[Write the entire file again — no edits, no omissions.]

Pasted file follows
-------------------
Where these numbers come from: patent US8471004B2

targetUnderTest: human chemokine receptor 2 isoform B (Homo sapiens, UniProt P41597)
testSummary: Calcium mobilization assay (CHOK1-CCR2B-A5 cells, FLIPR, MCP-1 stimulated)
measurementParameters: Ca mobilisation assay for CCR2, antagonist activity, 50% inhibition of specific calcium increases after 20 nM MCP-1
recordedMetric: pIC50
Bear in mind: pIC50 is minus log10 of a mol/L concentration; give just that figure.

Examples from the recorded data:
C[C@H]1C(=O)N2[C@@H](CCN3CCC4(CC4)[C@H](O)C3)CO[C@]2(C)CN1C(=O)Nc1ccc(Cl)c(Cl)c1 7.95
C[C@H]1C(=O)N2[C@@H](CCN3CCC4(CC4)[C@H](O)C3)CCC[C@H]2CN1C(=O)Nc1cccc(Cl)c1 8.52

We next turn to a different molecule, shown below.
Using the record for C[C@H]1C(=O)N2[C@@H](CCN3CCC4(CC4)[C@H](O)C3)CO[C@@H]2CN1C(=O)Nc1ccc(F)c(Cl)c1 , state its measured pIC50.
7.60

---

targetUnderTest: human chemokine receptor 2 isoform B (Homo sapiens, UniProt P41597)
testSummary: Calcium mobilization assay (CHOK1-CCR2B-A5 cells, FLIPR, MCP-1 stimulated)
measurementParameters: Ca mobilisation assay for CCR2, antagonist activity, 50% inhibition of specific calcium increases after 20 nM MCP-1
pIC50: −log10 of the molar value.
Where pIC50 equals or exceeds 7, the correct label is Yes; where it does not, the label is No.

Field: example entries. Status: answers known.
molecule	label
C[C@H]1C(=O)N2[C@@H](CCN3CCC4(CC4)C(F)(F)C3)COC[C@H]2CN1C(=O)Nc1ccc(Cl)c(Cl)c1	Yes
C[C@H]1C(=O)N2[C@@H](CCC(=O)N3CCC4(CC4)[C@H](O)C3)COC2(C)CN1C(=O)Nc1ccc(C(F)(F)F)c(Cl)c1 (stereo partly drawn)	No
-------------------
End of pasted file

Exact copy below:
Where these numbers come from: patent US8471004B2

targetUnderTest: human chemokine receptor 2 isoform B (Homo sapiens, UniProt P41597)
testSummary: Calcium mobilization assay (CHOK1-CCR2B-A5 cells, FLIPR, MCP-1 stimulated)
measurementParameters: Ca mobilisation assay for CCR2, antagonist activity, 50% inhibition of specific calcium increases after 20 nM MCP-1
recordedMetric: pIC50
Bear in mind: pIC50 is minus log10 of a mol/L concentration; give just that figure.

Examples from the recorded data:
C[C@H]1C(=O)N2[C@@H](CCN3CCC4(CC4)[C@H](O)C3)CO[C@]2(C)CN1C(=O)Nc1ccc(Cl)c(Cl)c1 7.95
C[C@H]1C(=O)N2[C@@H](CCN3CCC4(CC4)[C@H](O)C3)CCC[C@H]2CN1C(=O)Nc1cccc(Cl)c1 8.52

We next turn to a different molecule, shown below.
Using the record for C[C@H]1C(=O)N2[C@@H](CCN3CCC4(CC4)[C@H](O)C3)CO[C@@H]2CN1C(=O)Nc1ccc(F)c(Cl)c1 , state its measured pIC50.
7.60

---

targetUnderTest: human chemokine receptor 2 isoform B (Homo sapiens, UniProt P41597)
testSummary: Calcium mobilization assay (CHOK1-CCR2B-A5 cells, FLIPR, MCP-1 stimulated)
measurementParameters: Ca mobilisation assay for CCR2, antagonist activity, 50% inhibition of specific calcium increases after 20 nM MCP-1
pIC50: −log10 of the molar value.
Where pIC50 equals or exceeds 7, the correct label is Yes; where it does not, the label is No.

Field: example entries. Status: answers known.
molecule	label
C[C@H]1C(=O)N2[C@@H](CCN3CCC4(CC4)C(F)(F)C3)COC[C@H]2CN1C(=O)Nc1ccc(Cl)c(Cl)c1	Yes
C[C@H]1C(=O)N2[C@@H](CCC(=O)N3CCC4(CC4)[C@H](O)C3)COC2(C)CN1C(=O)Nc1ccc(C(F)(F)F)c(Cl)c1 (stereo partly drawn)	No